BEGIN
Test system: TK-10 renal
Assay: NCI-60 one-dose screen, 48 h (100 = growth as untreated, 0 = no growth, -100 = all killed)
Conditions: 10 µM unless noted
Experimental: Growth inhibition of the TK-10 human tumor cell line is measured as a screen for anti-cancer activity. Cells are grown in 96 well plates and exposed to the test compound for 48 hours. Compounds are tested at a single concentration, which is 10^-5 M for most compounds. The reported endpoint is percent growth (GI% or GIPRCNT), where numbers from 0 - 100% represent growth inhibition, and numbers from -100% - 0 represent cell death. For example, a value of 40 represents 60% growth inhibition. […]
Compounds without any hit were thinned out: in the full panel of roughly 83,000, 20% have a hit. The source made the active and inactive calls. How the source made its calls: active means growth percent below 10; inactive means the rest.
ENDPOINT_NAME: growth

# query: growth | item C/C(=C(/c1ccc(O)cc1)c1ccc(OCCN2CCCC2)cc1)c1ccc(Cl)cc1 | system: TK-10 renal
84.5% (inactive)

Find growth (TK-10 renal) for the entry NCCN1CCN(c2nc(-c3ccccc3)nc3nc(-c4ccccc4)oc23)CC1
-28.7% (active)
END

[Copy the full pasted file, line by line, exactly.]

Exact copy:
Test system: TK-10 renal
Assay: NCI-60 one-dose screen, 48 h (100 = growth as untreated, 0 = no growth, -100 = all killed)
Conditions: 10 µM unless noted
Experimental: Growth inhibition of the TK-10 human tumor cell line is measured as a screen for anti-cancer activity. Cells are grown in 96 well plates and exposed to the test compound for 48 hours. Compounds are tested at a single concentration, which is 10^-5 M for most compounds. The reported endpoint is percent growth (GI% or GIPRCNT), where numbers from 0 - 100% represent growth inhibition, and numbers from -100% - 0 represent cell death. For example, a value of 40 represents 60% growth inhibition. […]
Compounds without any hit were thinned out: in the full panel of roughly 83,000, 20% have a hit. The source made the active and inactive calls. How the source made its calls: active means growth percent below 10; inactive means the rest.
ENDPOINT_NAME: growth

# query: growth | item C/C(=C(/c1ccc(O)cc1)c1ccc(OCCN2CCCC2)cc1)c1ccc(Cl)cc1 | system: TK-10 renal
84.5% (inactive)

Find growth (TK-10 renal) for the entry NCCN1CCN(c2nc(-c3ccccc3)nc3nc(-c4ccccc4)oc23)CC1
-28.7% (active)